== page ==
- Caleb Kenna
- Sarah Ashe
At GreenTARA Space in North Hero, a dollhouse-size procession of floats, each towed by a toylike tractor, lines a long shelf. The floats are fragile, made from paper stretched on reeds, with plastic bottle caps or wooden discs for wheels. They form a miniature imaginative world that draws viewers in, and then disturbs with its references.
Called "Katrina Caravan," the installation is Middlebury artist Sarah Ashe's response to 2005's Hurricane Katrina and the subsequent flooding of New Orleans, where she lived for 10 years. Ashe's horror at the plight of poor residents stranded in the Mercedes-Benz Superdome is expressed in a circular structure partly open at the top to reveal inside a jumble of tiny plastic babies, most painted to represent Black people. A float bearing a paper boat with paddles represents rescue efforts. More floats carrying paper shotgun homes or tiny bundles made from used tea bags reference the life-saving housing and supplies that were so slow to arrive.
- Amy Lilly
- "Katrina Caravan"
The work "expresses the rage I felt toward the frivolity of privilege," Ashe, 78, writes in her artist statement. "Katrina Caravan" is part of her current solo exhibit, "Migrations," at GreenTARA Space — paintings and sculpture "about the challenges and experiences of millions of people: migrants, asylum seekers and refugees all searching for a better life."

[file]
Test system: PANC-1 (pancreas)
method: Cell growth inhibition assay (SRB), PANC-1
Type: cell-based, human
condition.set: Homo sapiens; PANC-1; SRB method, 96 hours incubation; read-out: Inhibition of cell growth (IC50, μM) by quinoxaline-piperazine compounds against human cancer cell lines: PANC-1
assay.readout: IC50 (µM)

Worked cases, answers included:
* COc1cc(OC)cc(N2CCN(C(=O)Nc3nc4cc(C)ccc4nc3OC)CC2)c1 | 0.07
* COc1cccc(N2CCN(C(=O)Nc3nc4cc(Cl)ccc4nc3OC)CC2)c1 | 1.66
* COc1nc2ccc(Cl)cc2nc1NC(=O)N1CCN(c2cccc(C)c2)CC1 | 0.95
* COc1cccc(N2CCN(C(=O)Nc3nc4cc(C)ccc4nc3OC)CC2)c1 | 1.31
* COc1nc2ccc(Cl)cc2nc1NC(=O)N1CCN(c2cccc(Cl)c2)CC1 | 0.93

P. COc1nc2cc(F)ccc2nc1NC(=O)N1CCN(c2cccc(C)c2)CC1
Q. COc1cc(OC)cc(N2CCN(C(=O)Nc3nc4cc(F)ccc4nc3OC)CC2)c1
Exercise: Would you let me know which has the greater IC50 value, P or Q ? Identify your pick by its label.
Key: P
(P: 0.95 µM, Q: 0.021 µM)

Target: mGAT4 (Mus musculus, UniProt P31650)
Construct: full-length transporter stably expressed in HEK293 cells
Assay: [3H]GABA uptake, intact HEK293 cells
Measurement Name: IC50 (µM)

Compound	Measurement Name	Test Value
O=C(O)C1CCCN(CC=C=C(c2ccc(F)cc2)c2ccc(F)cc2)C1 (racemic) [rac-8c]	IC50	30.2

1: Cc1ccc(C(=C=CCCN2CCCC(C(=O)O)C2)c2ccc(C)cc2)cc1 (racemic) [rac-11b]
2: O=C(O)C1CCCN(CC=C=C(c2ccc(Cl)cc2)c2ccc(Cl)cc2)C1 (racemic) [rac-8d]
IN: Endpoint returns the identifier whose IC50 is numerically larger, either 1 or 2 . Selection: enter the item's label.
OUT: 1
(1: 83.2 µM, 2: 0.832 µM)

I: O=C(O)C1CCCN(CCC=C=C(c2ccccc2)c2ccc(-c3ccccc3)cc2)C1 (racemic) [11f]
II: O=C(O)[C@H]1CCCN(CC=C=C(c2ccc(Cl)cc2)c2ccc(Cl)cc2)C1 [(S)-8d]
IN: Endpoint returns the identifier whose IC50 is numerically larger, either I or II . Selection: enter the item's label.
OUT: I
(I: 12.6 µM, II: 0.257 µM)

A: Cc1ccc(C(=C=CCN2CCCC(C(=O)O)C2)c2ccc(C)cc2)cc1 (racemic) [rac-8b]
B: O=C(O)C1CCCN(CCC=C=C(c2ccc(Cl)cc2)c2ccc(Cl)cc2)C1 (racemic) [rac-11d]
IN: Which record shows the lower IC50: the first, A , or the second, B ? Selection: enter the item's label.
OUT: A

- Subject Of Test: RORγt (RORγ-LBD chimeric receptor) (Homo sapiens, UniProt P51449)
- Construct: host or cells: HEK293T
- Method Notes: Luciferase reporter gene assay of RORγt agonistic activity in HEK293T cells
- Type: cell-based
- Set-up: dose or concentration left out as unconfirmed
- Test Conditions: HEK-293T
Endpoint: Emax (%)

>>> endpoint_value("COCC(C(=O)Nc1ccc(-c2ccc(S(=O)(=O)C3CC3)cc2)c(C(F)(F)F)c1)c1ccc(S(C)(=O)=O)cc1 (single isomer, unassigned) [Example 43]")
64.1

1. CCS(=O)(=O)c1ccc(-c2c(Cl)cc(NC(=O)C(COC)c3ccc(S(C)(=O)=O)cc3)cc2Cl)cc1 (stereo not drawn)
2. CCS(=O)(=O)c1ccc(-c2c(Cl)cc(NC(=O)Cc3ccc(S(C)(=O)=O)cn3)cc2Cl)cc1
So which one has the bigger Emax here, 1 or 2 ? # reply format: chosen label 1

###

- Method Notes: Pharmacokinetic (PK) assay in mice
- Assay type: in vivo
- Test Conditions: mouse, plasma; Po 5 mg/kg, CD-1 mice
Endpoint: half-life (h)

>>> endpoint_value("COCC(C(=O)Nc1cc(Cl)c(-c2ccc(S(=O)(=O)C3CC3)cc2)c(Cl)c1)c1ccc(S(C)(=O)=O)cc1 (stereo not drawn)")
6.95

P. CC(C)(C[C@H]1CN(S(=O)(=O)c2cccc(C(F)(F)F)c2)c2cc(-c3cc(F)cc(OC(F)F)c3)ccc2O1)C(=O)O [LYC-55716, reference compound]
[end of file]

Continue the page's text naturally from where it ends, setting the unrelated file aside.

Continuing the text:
"Caravan" was a departure for the mixed-media artist and painter when she created it in 2006. Ashe had been making paper-and-reed lamps since she took a Noguchi Akari lamp-making workshop in Rosedale, N.Y., in 2002. Beautiful objets d'art whose unique shapes evoke seedpods and stones, her lamps are available at Frog Hollow Vermont Craft Gallery in Burlington, Edgewater Gallery in Middlebury and Gallery in the Woods in Brattleboro.
The caravan, however, was her first foray into making art that reflected her emotions. It spurred her to create paintings and sculpture addressing the "plight of people who don't have a home," said the tall, mild-mannered artist. She has been concerned about such human suffering since her youth and became even more aware of displaced people's experiences while working in the Peace Corps and traveling.
"Now, with climate change and all the walls and anti-immigrant stuff in the U.S., I just fell into it. The pictures [in the media] just grabbed me," Ashe said.
"I have to feel emotionally engaged when I paint," she added. "I have to feel strongly about something."
Ashe grew up a Quaker in Philadelphia. Her parents were both teachers, but she knew she didn't want to teach. Instead, she pursued art, earning a bachelor's degree in ceramics and sculpture at Bennington College. Upon graduating in 1964, she joined the Peace Corps, influenced by her Quaker background — "that do-gooding part that was inculcated into me" — and because she wanted to see more of the world and "liked working with people," she recalled. Ashe served three years in Ecuador.
- Amy Lilly